• Aggressive policing measures could be counter-productive as the youth who were radicalised were “misguided” and not the culprits. Merely sending young men behind the bars will not solve the purpose, right thinking people in the community will have to be mobilized.
  • The United Nations’ 26th report of the Analytical Support and Sanctions Monitoring Team concerning the IS (Islamic State), al-Qaeda and associated individuals and entities had pointed out “significant numbers” of the IS and al-Qaeda members in Kerala and Karnataka.


  • Radicalization is a process by which an individual or group comes to adopt increasingly extreme political, social, or religious ideals and aspirations that reject or undermine the status quo or contemporary ideas and expressions of the nation.
  • The outcomes of radicalization are shaped by the ideas of the society at large; for example, radicalism can originate from a broad social consensus against progressive changes in society or from a broad desire for change in society.
  • Radicalization can be both violent and nonviolent, although most academic literature focuses on radicalization into violent extremism (RVE).
  • There are multiple pathways that constitute the process of radicalization, which can be independent but are usually mutually reinforcing.
  • Radicalization that occurs across multiple reinforcing pathways greatly increases a group’s resilience and lethality.
  • Furthermore, by compromising its ability to blend in with non-radical society and participate in a modern, national economy, radicalization serves as a kind of sociological trap that gives individuals no other place to go to satisfy their material and spiritual needs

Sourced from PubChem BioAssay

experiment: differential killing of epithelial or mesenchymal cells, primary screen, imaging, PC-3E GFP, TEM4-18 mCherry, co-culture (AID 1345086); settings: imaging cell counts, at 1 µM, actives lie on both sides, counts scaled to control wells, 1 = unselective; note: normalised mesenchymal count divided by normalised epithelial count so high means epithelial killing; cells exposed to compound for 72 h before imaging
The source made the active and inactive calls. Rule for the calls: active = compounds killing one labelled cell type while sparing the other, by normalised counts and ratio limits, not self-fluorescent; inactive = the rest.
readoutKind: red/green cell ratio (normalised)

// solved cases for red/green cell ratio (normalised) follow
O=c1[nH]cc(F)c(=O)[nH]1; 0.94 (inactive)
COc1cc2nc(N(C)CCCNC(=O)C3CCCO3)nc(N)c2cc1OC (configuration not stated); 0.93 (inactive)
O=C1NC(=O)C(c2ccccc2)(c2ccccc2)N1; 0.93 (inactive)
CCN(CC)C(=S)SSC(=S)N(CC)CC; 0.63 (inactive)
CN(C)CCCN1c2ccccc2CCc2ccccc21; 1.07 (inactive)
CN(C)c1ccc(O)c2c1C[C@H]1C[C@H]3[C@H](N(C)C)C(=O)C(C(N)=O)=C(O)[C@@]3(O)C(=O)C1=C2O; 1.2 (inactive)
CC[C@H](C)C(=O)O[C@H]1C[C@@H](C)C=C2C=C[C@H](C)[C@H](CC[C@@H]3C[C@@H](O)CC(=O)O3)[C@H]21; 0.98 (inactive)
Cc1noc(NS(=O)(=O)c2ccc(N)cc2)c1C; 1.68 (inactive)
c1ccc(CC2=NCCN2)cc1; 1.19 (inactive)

Types of Radicalisation

  1. Right-Wing Extremism – It is characterized by the violent defence of a racial, ethnic or pseudo-national identity, and is also associated with radical hostility towards state authorities, minorities, immigrants and/or left-wing political groups.
  2. Politico-Religious Extremism – It results from political interpretation of religion and the defence, by violent means, of a religious identity perceived to be under attack (via international conflicts, foreign policy, social debates, etc.). Any religion may spawn this type of violent radicalization.
  3. Left-Wing Extremism – It focuses primarily on anti-capitalist demands and calls for the transformation of political systems considered responsible for producing social inequalities, and that may ultimately employ violent means to further its cause. It includes anarchist, maoist, Trotskyist and marxist–leninist groups that use violence to advocate for their cause.

Unlawful Activities Prevention Amendment Bill, 2019

The original Unlawful Activities Prevention Act, 1967, dealt with “unlawful” acts related to secession; anti-terror provisions were introduced in 2004.

It provides special procedures to deal with terrorist activities, among other things.

Key Provisions of the Amendment

The Bill amends the Unlawful Activities (Prevention) Act, 1967 (UAPA) and additionally empowers the government to designate individuals as terrorists on the same grounds.

Under the Act, the central government may designate an organisation as a terrorist organisation if it:

  1. commits or participates in acts of terrorism
  2. prepares for terrorism
  3. promotes terrorism
  4. is otherwise involved in terrorism

The word “terror” or “terrorist” is not defined.

However, a “terrorist act” is defined as any act committed with the intent –

  1. to threaten or likely to threaten the unity, integrity, security, economic security, or sovereignty of India
  2. to strike terror or likely to strike terror in the people or any section of the people in India or in any foreign country

The central government may designate an individual as a terrorist through a notification in the official gazette.

  • The Bill empowers the officers of the National Investigation Agency (NIA), of the rank of Inspector or above, to investigate cases.
  • Under the Act, an investigating officer can seize properties that may be connected with terrorism with prior approval of the Director General of Police.

-Source: The Hindu


Focus: GS-II Polity and Governance

Why in news?

Facebook received over 35 thousand requests from the Government of India for user data during the first half (January-June) of 2020 – the second highest globally, according to the latest Transparency Report published by the United States-headquartered firm.